2011 年 64 巻 1 号 p. 47-62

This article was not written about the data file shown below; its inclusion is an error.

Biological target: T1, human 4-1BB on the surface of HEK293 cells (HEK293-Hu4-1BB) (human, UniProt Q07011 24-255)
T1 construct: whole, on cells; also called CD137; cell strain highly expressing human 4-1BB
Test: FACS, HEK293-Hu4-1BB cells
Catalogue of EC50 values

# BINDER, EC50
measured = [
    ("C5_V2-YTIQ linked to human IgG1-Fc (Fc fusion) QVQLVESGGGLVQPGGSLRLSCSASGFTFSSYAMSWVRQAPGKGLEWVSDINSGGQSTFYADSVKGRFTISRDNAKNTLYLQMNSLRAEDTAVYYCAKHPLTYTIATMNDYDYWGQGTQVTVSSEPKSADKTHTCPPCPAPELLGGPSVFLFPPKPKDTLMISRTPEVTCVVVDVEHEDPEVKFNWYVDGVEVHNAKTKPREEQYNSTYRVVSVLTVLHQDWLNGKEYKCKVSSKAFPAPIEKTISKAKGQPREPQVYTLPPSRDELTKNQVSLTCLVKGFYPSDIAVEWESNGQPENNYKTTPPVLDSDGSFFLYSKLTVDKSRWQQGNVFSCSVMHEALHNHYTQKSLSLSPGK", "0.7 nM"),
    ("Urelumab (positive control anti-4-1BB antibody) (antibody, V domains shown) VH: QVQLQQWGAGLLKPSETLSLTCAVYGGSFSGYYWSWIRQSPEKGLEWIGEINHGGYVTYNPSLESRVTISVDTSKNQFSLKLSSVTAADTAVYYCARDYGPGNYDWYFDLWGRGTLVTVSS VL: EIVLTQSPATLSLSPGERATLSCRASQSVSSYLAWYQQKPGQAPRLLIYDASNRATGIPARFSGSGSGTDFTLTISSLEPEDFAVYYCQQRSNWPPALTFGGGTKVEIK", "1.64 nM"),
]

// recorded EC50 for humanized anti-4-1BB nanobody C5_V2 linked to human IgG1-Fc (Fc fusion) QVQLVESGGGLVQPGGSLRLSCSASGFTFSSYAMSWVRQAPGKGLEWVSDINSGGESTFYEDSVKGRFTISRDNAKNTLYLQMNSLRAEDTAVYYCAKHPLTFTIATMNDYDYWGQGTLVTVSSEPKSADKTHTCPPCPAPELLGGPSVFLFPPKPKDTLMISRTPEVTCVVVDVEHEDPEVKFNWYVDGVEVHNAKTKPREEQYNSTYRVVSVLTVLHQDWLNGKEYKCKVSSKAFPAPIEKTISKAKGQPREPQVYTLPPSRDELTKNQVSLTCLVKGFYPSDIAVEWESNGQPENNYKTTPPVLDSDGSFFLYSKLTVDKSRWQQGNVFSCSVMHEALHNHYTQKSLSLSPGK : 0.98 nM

This report reviews various studies on atmospheric pressure waves that have been generated from large earthquakes, tsunamis, and large-scale volcanic eruptions. These waves described here include low-frequency acoustic and gravity waves (0.0008∼0.0166 Hz or its period 1∼20 min) and high to medium frequency (› 0.0166 Hz or its period ‹ 1 min) infrasonic air-waves. The low-frequency acoustic-gravity waves came from coseismic vertical ground deformation associated with two megathrust earthquakes, and sometimes from other large earthquakes and volcanic eruptions, which propagated to more than several thousand kilometers through the lower to part of the upper atmosphere. The waves that reached the upper atmosphere could cause traveling ionospheric disturbances and perturbations of total electron content. The higher frequency infrasounds also have often been observed after large earthquakes and volcanic eruptions, which traveled as air-waves propagating directly from the source, and also as air-waves coupled with traveling seismic Rayleigh waves. Small atmospheric perturbations have also been detected during propagation of tsunami waves caused secondarily by large submarine earthquakes. Theoretical waveform modeling has been made in some of the above cases, incorporating a realistic atmospheric temperature structure. It is expected that more detailed information about the source process of large earthquakes and volcanic eruptions could be extracted through the analysis of the waveforms recorded at a number of stations, including their maximum amplitudes, wave frequencies, duration times, directions of wave approach, and phase and group velocities.